Game console linked to skin disorder
"PlayStation Palm" sounds like no fun.
By Ben Silverman

We all know that obsessively playing video games can potentially lead to a variety of problems, but can it also be bad for your skin?

Skin specialists in the U.K. think so. The BBC reports that a new condition stemming from excessive gaming has been noted in the British Journal of Dermatology.

Swiss doctors first identified the condition -- dubbed Playstation palmar hidradenitis -- after examining a 12 year-old girl afflicted with painful bumps on the palms of her hands. Thinking it was related to sweating, the docs eventually reached the new diagnosis after being told that she was playing a whole lot of Playstation, which further explains why the condition occurred only on her hands and not her feet. Even more incriminating is the fact that after 10 days away from gaming, her condition disappeared.

Having a disorder named after their primary gaming brand is certainly a bummer for Sony, but the company might find comfort in longtime rival Nintendo, who have had to contend with various reports of gamers developing tendonitis -- renamed "Wiiitis" -- from overuse of their flagship Wii console.

Similar in a sense to tennis elbow, Wiiitis first made waves back in 2007 when a Boston physician found himself suffering from a severely sore shoulder the morning after a rigorous match of Wii Sports. Apparently, he wasn't the only one. In December of 2008, British doctors actually issued a warning after noting a serious rise on the number of hospital patients complaining of the condition.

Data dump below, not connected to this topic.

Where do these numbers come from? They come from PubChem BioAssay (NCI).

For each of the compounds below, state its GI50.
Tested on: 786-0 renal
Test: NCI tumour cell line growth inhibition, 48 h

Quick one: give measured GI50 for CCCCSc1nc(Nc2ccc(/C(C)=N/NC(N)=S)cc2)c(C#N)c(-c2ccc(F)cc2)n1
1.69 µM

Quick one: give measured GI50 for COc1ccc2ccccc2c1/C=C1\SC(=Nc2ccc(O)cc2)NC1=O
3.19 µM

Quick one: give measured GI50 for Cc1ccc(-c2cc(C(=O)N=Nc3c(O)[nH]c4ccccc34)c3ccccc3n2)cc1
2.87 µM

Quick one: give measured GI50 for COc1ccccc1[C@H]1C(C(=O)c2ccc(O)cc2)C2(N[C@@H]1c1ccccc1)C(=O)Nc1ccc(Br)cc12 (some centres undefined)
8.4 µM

But while Wiiitis is bound to strike more gamers, "Playstation Palm" is just as fascinating to physicians.

"This is an interesting discovery and one that the researchers are keen to share with other dermatologists, should they be confronted with similar, unexplained symptoms in a patient," said Nina Goad of the British Association of Dermatologists.

To their credit, Sony showed restraint in their response.

"As with any leisure pursuit there are possible consequences of not following common sense, health advice and guidelines, as can be found within our instruction manuals, " said a spokesperson for Sony Computer Entertainment of Europe. "We do not wish to belittle this research and will study the findings with interest. This is the first time we have ever heard of a complaint of this nature."